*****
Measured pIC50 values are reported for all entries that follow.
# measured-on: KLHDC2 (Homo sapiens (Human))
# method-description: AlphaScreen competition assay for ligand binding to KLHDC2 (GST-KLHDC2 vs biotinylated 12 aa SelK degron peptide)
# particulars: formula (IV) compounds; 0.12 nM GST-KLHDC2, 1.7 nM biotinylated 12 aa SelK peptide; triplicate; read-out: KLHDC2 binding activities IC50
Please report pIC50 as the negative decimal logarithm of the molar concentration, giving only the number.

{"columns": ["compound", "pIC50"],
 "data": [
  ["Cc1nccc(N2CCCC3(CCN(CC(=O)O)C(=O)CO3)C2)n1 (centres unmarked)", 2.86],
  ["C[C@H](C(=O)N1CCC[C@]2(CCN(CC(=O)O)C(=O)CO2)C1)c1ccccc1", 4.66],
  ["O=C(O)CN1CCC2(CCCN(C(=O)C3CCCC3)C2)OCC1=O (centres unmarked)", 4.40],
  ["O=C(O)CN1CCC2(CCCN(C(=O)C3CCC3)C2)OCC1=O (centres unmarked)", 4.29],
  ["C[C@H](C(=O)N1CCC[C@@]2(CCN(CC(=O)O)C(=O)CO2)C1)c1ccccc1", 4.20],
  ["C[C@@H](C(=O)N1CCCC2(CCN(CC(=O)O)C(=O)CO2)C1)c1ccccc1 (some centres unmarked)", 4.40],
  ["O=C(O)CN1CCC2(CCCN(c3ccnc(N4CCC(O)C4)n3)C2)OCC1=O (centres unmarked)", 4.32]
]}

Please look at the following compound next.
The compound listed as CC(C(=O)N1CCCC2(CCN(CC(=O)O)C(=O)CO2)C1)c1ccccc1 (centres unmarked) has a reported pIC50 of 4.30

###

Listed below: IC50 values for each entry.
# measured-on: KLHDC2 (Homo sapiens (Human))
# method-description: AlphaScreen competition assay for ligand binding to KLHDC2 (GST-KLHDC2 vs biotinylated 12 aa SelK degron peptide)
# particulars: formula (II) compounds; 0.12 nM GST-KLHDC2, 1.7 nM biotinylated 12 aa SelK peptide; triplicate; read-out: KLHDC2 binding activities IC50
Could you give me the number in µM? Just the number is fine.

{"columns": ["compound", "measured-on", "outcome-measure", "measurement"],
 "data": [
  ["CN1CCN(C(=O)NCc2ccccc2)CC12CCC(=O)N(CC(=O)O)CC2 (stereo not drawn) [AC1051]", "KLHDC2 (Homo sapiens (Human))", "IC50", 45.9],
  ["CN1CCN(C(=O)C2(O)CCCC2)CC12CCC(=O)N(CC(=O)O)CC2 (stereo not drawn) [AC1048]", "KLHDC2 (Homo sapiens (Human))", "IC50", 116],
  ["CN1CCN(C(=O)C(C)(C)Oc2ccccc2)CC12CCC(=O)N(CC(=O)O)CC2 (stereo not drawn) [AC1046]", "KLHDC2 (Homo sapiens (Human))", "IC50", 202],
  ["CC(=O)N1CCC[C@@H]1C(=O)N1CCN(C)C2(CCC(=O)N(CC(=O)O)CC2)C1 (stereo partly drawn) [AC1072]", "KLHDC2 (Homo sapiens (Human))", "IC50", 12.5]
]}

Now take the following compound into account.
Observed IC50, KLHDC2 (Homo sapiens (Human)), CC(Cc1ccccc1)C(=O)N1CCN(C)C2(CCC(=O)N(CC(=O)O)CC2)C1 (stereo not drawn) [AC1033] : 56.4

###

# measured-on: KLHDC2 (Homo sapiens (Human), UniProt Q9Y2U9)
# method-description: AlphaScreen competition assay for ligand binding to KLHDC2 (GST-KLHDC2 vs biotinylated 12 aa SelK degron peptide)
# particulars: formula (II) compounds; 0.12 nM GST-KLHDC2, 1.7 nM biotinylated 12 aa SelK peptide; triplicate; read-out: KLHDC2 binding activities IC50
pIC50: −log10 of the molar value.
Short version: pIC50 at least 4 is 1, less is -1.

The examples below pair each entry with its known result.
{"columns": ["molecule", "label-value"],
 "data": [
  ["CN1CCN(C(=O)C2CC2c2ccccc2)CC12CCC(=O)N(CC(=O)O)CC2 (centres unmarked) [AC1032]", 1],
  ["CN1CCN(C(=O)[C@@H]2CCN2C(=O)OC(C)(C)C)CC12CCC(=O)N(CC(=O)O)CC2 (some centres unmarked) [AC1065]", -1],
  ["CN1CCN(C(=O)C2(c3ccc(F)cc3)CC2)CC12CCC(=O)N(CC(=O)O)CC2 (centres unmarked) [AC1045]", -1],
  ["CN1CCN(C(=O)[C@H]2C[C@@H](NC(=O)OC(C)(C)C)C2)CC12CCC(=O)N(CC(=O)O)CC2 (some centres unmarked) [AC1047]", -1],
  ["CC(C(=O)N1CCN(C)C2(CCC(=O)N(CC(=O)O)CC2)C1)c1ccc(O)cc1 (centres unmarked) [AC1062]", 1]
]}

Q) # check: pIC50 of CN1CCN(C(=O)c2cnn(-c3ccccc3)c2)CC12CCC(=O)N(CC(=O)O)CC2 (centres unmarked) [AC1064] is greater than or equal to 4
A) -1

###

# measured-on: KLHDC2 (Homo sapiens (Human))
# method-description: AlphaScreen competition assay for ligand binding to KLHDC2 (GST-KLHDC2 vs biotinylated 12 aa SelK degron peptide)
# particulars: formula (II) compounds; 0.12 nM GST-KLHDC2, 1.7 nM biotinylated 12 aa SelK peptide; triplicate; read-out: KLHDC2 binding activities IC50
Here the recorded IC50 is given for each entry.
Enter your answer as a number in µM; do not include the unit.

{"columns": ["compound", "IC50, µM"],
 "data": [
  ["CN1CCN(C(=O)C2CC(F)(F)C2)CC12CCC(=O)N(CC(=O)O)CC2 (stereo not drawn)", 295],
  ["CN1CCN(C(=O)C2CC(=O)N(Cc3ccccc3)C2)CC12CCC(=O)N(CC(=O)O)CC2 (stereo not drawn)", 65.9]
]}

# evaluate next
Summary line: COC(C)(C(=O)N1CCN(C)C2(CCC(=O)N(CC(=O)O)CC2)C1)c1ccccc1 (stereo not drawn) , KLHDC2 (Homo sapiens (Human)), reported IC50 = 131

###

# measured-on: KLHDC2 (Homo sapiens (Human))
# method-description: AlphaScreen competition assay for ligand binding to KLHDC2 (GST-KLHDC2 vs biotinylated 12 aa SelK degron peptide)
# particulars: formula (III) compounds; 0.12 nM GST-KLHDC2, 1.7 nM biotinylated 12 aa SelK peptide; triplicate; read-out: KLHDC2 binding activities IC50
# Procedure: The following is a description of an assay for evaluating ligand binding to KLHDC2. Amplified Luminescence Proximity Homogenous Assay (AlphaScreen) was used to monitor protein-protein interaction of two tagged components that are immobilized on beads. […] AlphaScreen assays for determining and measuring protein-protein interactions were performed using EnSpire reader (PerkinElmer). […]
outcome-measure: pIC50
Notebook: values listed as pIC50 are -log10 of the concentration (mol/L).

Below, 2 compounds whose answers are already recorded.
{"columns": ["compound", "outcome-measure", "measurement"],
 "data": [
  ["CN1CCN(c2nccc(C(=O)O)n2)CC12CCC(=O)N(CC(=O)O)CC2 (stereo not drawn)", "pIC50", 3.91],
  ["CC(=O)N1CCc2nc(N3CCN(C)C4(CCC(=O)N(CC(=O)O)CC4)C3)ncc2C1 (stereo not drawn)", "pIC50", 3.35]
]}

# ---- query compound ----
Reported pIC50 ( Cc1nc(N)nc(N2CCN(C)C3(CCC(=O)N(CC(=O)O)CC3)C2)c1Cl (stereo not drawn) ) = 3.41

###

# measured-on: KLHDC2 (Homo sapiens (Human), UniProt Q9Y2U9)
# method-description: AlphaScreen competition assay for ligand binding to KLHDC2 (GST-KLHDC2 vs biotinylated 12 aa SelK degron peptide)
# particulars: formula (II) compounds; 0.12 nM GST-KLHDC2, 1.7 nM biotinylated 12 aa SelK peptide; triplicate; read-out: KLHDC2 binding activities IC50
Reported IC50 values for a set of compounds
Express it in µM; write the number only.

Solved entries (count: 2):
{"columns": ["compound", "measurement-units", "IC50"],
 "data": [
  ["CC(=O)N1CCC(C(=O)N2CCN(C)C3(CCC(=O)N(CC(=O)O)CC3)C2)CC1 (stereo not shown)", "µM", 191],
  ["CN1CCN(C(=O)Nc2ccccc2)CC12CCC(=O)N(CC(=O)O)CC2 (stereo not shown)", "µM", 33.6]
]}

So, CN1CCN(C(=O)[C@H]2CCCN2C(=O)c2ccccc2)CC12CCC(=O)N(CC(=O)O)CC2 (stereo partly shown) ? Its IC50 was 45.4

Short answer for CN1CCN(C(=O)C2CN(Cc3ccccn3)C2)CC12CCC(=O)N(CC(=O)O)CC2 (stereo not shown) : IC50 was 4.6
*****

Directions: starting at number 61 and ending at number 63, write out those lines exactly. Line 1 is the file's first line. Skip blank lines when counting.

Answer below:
# evaluate next
Summary line: COC(C)(C(=O)N1CCN(C)C2(CCC(=O)N(CC(=O)O)CC2)C1)c1ccccc1 (stereo not drawn) , KLHDC2 (Homo sapiens (Human)), reported IC50 = 131

###